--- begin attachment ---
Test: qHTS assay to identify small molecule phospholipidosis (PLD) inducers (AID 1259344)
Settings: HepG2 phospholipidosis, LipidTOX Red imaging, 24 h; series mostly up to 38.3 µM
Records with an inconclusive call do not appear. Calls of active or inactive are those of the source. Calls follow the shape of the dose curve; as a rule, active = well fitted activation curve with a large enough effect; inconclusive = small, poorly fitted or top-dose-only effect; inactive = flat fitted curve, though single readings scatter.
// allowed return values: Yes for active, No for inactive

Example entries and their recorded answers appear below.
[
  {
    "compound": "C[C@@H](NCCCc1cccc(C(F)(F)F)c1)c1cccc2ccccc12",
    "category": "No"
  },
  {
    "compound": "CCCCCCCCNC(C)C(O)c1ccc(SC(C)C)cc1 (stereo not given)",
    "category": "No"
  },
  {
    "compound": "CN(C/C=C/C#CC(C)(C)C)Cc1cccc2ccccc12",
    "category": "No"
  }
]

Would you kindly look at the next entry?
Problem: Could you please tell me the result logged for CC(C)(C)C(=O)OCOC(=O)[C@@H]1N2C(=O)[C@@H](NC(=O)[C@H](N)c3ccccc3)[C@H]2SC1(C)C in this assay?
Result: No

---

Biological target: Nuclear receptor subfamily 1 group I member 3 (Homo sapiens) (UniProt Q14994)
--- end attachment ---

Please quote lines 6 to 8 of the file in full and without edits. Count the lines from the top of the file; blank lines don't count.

[
  {
    "compound": "C[C@@H](NCCCc1cccc(C(F)(F)F)c1)c1cccc2ccccc12",